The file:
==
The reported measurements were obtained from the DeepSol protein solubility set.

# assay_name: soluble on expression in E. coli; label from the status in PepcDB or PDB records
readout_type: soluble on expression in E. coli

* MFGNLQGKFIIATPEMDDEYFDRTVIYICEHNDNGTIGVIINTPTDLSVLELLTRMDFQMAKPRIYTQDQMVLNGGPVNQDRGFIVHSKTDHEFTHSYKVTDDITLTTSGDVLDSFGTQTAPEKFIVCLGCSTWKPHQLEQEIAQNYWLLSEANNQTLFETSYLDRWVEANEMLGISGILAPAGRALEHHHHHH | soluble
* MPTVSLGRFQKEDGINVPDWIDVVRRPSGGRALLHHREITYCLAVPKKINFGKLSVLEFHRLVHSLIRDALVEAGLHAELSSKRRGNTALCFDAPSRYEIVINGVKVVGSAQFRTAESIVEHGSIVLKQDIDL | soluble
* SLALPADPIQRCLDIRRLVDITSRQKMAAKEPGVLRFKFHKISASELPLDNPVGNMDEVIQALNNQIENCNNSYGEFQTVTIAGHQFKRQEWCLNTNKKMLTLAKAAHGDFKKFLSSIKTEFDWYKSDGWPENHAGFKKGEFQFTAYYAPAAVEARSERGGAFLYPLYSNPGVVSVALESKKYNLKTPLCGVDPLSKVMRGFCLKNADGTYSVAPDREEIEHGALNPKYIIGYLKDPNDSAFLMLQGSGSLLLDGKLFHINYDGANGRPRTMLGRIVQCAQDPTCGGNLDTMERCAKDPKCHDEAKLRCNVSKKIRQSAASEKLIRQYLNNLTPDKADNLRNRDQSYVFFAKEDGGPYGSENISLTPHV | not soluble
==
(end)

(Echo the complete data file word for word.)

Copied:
The reported measurements were obtained from the DeepSol protein solubility set.

# assay_name: soluble on expression in E. coli; label from the status in PepcDB or PDB records
readout_type: soluble on expression in E. coli

* MFGNLQGKFIIATPEMDDEYFDRTVIYICEHNDNGTIGVIINTPTDLSVLELLTRMDFQMAKPRIYTQDQMVLNGGPVNQDRGFIVHSKTDHEFTHSYKVTDDITLTTSGDVLDSFGTQTAPEKFIVCLGCSTWKPHQLEQEIAQNYWLLSEANNQTLFETSYLDRWVEANEMLGISGILAPAGRALEHHHHHH | soluble
* MPTVSLGRFQKEDGINVPDWIDVVRRPSGGRALLHHREITYCLAVPKKINFGKLSVLEFHRLVHSLIRDALVEAGLHAELSSKRRGNTALCFDAPSRYEIVINGVKVVGSAQFRTAESIVEHGSIVLKQDIDL | soluble
* SLALPADPIQRCLDIRRLVDITSRQKMAAKEPGVLRFKFHKISASELPLDNPVGNMDEVIQALNNQIENCNNSYGEFQTVTIAGHQFKRQEWCLNTNKKMLTLAKAAHGDFKKFLSSIKTEFDWYKSDGWPENHAGFKKGEFQFTAYYAPAAVEARSERGGAFLYPLYSNPGVVSVALESKKYNLKTPLCGVDPLSKVMRGFCLKNADGTYSVAPDREEIEHGALNPKYIIGYLKDPNDSAFLMLQGSGSLLLDGKLFHINYDGANGRPRTMLGRIVQCAQDPTCGGNLDTMERCAKDPKCHDEAKLRCNVSKKIRQSAASEKLIRQYLNNLTPDKADNLRNRDQSYVFFAKEDGGPYGSENISLTPHV | not soluble